Enlistment was conditional upon "guarantees being given by a military or civil committee functioning within the territory of the Soviet Power, or by party or trade union committees or, in extreme cases, by two persons belonging to one of the above organizations." In the event of an entire unit wanting to join the Red Army, a "collective guarantee and the affirmative vote of all its members would be necessary." Because the Red Army was composed of peasants, the families of those who served were guaranteed rations and assistance with farm work. Some peasants who remained at home yearned to join the Army. If they were turned away they would prepare care-packages. In some cases the money they earned would go towards tanks for the Army; the Council of People's Commissars appointed itself the supreme head of the Red Army, delegating command and administration of the army to the Commissariat for Military Affairs and the Special All-Russian College within this commissariat. Nikolai Krylenko was the supreme commander-in-chief, with Aleksandr Myasnikyan as deputy.
Nikolai Podvoisky became the commissar for Pavel Dybenko, commissar for the fleet. Proshyan, Steinberg were specified as people's commissars as well as Vladimir Bonch-Bruyevich from the Bureau of Commissars. At a joint meeting of Bolsheviks and Left Socialist-Revolutionaries, held on 22 February 1918, Krylenko remarked: "We have no army; the demoralized soldiers are fleeing, panic-stricken, as soon as they see a German helmet appear on the horizon, abandoning their artillery and all war material to the triumphantly advancing enemy. The Red Guard units are brushed aside like flies. We have no power to stay the enemy; the Russian Civil War occurred in three periods: October 1917 – November 1918: From the Bolshevik Revolution to the First World War Armistice, developed from the Bolshevik government's nationalization of traditional Cossack lands in November 1917. This provoked the insurrection of General Alexey Maximovich Kaledin's Volunteer Army in the River Don region; the Treaty of Brest-Litovsk aggravated Russian internal politics.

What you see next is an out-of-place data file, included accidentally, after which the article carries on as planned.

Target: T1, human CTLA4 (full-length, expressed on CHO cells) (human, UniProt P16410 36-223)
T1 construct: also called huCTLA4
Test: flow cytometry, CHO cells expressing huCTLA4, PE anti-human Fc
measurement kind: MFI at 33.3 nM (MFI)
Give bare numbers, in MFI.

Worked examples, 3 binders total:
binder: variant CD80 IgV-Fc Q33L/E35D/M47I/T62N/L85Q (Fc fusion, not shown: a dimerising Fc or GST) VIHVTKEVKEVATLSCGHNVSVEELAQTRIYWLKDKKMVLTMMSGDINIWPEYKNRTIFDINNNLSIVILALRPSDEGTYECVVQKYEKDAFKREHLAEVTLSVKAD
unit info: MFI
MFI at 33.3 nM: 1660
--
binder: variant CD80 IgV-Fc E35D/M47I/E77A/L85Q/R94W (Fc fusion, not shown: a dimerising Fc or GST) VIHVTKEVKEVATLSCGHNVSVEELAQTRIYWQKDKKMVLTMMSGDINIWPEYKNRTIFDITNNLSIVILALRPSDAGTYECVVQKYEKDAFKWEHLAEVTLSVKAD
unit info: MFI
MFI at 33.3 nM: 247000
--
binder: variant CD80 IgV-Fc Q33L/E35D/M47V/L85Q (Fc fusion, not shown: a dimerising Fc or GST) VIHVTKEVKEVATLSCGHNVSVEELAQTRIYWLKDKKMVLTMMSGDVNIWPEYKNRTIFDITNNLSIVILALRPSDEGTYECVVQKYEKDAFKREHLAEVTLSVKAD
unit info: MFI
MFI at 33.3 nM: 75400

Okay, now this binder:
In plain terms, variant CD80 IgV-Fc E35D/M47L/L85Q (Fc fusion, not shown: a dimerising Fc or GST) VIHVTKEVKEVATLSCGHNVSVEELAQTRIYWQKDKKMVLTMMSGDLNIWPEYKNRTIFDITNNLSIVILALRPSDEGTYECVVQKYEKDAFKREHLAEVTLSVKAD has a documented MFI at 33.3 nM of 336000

The situation encouraged direct Allied intervention in the Russian Civil War, in which twelve foreign countries supported anti-Bolshevik militias. A series of engagements resulted, amongst others, the Czechoslovak Legion, the Polish 5th Rifle Division, the pro-Bolshevik Red Latvian Riflemen. January 1919 – November 1919: Initially the White armies advanced: from the south, under General Anton Denikin; the Whites defeated the Red Army on each front. Leon Trotsky reformed and counterattacked: the Red Army repelled Admiral Kolchak's army in June, the armies of General Denikin and General Yudenich in October. By mid-Nove